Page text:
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Jesus said, “And whoever does not take up his cross and come after me is not worthy of me” (Mt 10:38).
Like the sword Jesus had mentioned, Jesus used the ‘cross’ also in a metaphorical sense. He volunteered to carry the cross in the literal sense because, according to the Roman practice, the convict had to carry his cross on the way to his crucifixion. By Jesus’ use of the cross, it got symbolic meanings:

1. Death: The direct meaning of the cross is death because the Persians and Romans used it to execute criminals. Crucifixion that started in the sixth century BC continued until the fourth century AD when Emperor Constantine stopped the practice. The executors nailed or tied the convict to the cross and left him hanging there until death. With the crucifixion and resurrection of Jesus, the cross became a symbol of salvation and liberation from the bondage of Satan and sin, because Jesus came as “the Lamb of God, who takes away the sin of the world” (Jn 1:29).

2. Humiliation: Jesus humbled himself to accept a shameful death sentence generally awarded only to severe and non-Roman criminals. He had to carry the cross in public while those who admired him and others who hated him watched. His crucifixion between two notorious criminals was another form of humiliation as the worst convict among them. Jesus wants his followers also to accept humiliation when needed, to give witness to his gospel and for the salvation of the people whom God assigns them to serve.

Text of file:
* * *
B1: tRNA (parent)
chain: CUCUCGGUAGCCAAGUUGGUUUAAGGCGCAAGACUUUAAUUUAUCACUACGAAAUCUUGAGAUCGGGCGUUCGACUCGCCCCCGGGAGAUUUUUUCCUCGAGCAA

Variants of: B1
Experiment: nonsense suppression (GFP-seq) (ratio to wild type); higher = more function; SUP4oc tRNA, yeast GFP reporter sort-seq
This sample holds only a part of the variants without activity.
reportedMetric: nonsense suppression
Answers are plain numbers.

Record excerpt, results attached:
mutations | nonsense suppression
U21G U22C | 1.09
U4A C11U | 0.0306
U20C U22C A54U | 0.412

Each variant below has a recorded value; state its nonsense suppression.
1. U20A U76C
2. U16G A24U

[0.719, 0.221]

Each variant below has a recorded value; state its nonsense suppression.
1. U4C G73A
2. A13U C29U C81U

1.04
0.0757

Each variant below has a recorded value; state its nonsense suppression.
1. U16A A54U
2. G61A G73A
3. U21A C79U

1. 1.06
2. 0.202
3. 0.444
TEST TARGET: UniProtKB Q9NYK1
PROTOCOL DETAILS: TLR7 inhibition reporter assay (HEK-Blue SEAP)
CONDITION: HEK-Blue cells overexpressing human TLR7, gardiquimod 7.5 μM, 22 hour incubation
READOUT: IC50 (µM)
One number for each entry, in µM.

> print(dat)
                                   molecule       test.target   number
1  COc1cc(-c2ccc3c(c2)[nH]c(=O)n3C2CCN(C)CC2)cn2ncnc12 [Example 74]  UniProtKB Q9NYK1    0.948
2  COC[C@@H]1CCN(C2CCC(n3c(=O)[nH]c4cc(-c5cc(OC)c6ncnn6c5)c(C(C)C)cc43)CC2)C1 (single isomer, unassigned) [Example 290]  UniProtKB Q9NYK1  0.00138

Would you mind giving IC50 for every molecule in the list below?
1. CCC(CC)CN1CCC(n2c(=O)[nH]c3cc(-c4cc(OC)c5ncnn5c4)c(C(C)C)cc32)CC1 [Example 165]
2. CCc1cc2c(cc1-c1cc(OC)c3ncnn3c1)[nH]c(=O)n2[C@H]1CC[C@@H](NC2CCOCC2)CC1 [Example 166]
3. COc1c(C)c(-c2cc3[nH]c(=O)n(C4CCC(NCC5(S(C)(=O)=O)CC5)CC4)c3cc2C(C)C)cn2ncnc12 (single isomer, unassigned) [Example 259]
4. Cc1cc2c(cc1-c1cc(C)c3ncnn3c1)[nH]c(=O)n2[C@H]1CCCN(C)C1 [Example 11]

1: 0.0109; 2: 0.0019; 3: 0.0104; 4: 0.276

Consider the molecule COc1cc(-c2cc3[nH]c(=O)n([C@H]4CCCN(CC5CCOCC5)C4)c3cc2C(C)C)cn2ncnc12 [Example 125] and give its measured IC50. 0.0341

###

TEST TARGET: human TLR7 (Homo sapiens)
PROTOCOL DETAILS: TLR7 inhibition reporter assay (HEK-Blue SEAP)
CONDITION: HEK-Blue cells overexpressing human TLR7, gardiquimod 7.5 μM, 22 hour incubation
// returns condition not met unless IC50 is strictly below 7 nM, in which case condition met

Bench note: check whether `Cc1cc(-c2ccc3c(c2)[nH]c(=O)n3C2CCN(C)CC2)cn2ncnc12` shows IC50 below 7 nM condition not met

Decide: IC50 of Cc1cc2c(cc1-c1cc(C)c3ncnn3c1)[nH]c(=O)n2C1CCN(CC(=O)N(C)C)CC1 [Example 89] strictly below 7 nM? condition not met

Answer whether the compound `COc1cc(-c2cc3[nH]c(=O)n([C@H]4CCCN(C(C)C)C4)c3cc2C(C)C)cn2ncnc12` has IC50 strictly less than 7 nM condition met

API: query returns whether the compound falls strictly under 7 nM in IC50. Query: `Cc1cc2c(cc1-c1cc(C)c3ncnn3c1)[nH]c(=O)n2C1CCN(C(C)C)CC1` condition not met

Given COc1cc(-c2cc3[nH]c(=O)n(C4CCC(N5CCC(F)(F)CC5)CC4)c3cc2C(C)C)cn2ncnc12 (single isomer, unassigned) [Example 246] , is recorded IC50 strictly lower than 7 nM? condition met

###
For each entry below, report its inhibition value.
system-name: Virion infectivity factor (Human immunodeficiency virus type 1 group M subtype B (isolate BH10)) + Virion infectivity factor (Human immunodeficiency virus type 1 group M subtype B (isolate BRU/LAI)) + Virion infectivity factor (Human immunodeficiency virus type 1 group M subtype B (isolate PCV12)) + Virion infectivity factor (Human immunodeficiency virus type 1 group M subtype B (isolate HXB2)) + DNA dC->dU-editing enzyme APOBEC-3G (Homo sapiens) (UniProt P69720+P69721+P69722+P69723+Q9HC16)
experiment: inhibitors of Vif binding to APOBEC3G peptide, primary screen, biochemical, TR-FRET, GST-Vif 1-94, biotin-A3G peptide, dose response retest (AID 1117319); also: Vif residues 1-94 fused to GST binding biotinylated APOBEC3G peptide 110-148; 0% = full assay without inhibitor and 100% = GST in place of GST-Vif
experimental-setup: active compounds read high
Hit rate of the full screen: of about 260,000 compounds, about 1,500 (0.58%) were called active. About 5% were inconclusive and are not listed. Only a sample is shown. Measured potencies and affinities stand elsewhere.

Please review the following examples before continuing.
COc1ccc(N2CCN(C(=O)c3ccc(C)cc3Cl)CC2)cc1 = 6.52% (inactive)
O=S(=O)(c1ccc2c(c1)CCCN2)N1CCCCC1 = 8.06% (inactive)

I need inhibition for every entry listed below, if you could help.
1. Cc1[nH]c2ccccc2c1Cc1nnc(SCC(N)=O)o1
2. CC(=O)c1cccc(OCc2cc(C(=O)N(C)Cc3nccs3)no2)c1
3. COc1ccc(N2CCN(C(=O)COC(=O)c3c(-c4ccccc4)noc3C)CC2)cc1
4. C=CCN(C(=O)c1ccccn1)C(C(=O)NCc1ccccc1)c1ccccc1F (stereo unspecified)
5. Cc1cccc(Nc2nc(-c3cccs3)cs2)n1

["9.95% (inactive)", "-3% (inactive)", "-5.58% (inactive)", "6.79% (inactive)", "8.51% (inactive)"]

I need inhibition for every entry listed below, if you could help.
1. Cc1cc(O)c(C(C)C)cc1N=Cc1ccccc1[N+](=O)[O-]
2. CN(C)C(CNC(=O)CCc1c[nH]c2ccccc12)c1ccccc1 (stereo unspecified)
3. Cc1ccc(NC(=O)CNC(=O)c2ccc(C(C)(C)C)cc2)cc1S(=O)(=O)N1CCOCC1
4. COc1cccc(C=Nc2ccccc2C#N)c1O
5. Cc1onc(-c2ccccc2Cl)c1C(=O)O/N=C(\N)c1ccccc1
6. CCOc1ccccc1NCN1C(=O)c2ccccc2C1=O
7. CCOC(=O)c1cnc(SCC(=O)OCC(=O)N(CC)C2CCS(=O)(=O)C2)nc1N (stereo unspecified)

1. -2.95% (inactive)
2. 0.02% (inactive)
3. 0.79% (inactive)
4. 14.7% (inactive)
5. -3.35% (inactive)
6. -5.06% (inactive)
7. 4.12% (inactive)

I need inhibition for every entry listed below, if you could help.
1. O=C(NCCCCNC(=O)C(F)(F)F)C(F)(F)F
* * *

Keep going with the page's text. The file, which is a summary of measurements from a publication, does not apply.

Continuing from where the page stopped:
3. Suffering: The agony in the Garden of Gethsemane, the torture during the trial before religious and civil authorities, carrying the cross, being nailed to it, and hanging on it for hours were acute sufferings Jesus endured. Carrying the cross was physically burdensome and mentally disgraceful. Though innocent and the Son of God, he presented himself as a role model for his disciples on endurance for the sake of the gospel. However, through his glorious resurrection, he also proved that such a death for the gospel is rewarding.

4. Love: The cross was Jesus’ choice in terms of expressing his love for us. Suffering for others is the best manifestation of love. Jesus taught his disciples, “No one has greater love than this, to lay down one’s life for one’s friends” (Jn 15:13). He practiced that virtue right from his birth to his death. Hence, John wrote, “The way we came to know love was that he laid down his life for us; so we ought to lay down our lives for our brothers. If someone who has worldly means sees a brother in need and refuses him compassion, how can the love of God remain in him? Children, let us love not in word or speech but in deed and truth” (1 Jn 3:16- 18). Thus, cross is a symbol of sacrificial love for us Christians.